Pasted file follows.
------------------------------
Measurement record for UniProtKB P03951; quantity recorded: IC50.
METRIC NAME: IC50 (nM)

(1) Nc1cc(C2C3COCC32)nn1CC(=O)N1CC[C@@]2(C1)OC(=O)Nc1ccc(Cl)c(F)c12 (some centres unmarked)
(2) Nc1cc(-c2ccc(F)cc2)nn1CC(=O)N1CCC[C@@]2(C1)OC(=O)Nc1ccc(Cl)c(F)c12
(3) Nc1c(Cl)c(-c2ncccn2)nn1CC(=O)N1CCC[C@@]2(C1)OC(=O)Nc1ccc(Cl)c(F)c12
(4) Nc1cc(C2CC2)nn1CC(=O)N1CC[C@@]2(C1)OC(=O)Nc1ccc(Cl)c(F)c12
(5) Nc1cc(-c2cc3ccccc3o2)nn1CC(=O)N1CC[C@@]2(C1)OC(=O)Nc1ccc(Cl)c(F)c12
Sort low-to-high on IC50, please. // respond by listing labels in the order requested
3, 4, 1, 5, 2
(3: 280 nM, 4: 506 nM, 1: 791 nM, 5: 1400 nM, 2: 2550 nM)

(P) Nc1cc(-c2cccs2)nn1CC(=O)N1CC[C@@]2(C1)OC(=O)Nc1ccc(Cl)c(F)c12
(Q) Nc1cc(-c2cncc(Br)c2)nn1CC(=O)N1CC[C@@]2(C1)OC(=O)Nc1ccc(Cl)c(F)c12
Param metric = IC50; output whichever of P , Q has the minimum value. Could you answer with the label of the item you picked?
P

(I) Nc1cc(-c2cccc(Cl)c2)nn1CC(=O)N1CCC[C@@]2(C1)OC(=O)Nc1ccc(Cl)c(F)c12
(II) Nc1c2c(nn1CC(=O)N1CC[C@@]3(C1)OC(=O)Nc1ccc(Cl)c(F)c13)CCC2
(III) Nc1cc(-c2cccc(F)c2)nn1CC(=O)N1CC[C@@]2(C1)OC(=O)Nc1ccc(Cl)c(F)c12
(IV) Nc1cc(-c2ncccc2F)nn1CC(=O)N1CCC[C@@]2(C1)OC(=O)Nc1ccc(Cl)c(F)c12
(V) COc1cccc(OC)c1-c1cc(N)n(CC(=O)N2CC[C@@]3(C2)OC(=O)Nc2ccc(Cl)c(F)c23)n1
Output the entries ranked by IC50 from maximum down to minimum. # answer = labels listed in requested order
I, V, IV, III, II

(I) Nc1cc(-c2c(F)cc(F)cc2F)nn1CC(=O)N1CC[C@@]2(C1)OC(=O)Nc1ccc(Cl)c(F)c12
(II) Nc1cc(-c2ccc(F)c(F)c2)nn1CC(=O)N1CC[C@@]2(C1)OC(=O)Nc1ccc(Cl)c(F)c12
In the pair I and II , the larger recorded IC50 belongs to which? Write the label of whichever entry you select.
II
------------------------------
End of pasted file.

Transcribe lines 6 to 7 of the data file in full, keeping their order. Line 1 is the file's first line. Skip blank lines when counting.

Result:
(4) Nc1cc(C2CC2)nn1CC(=O)N1CC[C@@]2(C1)OC(=O)Nc1ccc(Cl)c(F)c12
(5) Nc1cc(-c2cc3ccccc3o2)nn1CC(=O)N1CC[C@@]2(C1)OC(=O)Nc1ccc(Cl)c(F)c12